Fulminant meningococcal septicemia: dissociation between plasma thrombopoietin levels and platelet counts.
Clin Infect Dis. 2000 Apr;30(4):643-7.
Bjerre A1, Ovstebø R, Kierulf P, Halvorsen S, Brandtzaeg P.
1Department of Pediatrics and the Research and Development Group, Ullevål University Hospital, Oslo, Norway. email@example.com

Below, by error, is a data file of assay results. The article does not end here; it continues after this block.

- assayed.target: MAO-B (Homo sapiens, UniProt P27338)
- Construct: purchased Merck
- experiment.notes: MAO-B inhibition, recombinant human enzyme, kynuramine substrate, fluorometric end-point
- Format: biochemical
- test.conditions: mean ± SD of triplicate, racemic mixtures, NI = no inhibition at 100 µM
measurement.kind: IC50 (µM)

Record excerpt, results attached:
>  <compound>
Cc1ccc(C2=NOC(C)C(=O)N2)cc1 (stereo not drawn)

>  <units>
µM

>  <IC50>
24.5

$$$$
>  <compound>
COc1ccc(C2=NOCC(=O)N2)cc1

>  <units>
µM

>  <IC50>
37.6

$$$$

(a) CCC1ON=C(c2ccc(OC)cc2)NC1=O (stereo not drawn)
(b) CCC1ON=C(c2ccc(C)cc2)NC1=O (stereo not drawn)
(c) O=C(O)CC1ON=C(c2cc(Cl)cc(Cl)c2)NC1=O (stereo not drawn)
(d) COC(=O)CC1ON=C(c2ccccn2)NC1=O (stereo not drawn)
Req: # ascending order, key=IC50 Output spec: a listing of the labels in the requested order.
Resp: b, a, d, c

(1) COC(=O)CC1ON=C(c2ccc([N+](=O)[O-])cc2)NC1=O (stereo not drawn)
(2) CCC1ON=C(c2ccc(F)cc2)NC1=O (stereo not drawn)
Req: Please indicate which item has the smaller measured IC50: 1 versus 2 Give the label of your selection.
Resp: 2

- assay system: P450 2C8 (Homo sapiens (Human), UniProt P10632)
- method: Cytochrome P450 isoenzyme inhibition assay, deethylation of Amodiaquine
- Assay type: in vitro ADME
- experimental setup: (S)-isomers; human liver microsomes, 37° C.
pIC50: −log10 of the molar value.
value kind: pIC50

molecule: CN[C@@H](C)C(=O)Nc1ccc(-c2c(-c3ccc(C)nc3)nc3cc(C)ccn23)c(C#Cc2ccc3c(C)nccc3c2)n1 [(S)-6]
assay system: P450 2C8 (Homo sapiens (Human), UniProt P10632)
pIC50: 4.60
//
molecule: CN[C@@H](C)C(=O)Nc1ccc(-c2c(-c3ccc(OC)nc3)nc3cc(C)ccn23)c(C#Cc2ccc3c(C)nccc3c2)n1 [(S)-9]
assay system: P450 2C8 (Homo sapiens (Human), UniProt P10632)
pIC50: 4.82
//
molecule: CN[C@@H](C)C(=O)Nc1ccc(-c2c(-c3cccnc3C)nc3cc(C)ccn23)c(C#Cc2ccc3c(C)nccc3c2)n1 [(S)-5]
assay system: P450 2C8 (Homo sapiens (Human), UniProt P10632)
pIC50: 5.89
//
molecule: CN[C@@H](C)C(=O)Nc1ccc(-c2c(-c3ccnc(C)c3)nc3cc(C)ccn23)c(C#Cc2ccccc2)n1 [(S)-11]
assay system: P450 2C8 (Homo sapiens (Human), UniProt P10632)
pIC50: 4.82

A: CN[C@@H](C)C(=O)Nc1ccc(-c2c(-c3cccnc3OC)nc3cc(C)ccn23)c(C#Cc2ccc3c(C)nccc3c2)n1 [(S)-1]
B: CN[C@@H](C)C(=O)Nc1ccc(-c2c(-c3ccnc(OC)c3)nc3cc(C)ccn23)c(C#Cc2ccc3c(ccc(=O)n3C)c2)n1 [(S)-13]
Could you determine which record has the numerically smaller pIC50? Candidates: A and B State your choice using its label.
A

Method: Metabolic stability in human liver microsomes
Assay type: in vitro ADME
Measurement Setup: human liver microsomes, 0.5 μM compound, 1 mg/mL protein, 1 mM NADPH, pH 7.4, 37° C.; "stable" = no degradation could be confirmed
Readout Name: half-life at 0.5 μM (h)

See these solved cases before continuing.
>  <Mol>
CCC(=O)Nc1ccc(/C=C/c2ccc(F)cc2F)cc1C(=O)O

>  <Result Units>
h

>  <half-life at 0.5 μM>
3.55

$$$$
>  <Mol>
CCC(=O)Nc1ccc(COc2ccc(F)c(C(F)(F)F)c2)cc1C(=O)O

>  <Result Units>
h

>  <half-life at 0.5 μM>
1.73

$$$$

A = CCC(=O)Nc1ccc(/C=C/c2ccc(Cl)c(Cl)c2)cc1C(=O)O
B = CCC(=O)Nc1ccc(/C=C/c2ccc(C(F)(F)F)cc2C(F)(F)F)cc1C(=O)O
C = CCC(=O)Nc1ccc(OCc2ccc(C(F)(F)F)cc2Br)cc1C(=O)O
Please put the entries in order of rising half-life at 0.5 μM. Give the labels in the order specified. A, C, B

Thrombopoietin (TPO), interleukin (IL)-6, and platelets were measured serially in 9 patients with fulminant meningococcal septicemia and consumption coagulopathy. The results were compared with those of patients with meningococcal meningitis and mild meningococcemia (n=10) and with those of healthy control subjects (n=19). TPO levels in control subjects were below the detection limit (<63 pg/mL). In patients with fulminant meningococcal septicemia, the median TPO level on admission was 193 pg/mL (range, 133-401 pg/mL), and the level peaked within 3-7 days (median, 488 pg/mL; range, 239-1334 pg/mL). Platelet counts remained low, despite the elevated TPO levels. In patients with meningitis or meningococcemia, the median TPO level on admission was 112 pg/mL (range, <63-695 pg/mL), and the TPO level was not detectable within 48 h. Platelet counts for these patients remained within normal limits. Maximum IL-6 levels in patients with septicemia were observed on admission (median, 5317 pg/mL; range, 188-651,000 pg/mL) and increased earlier than TPO levels. In patients with fulminant septicemia, TPO level increases significantly whereas the level of circulating platelets does not.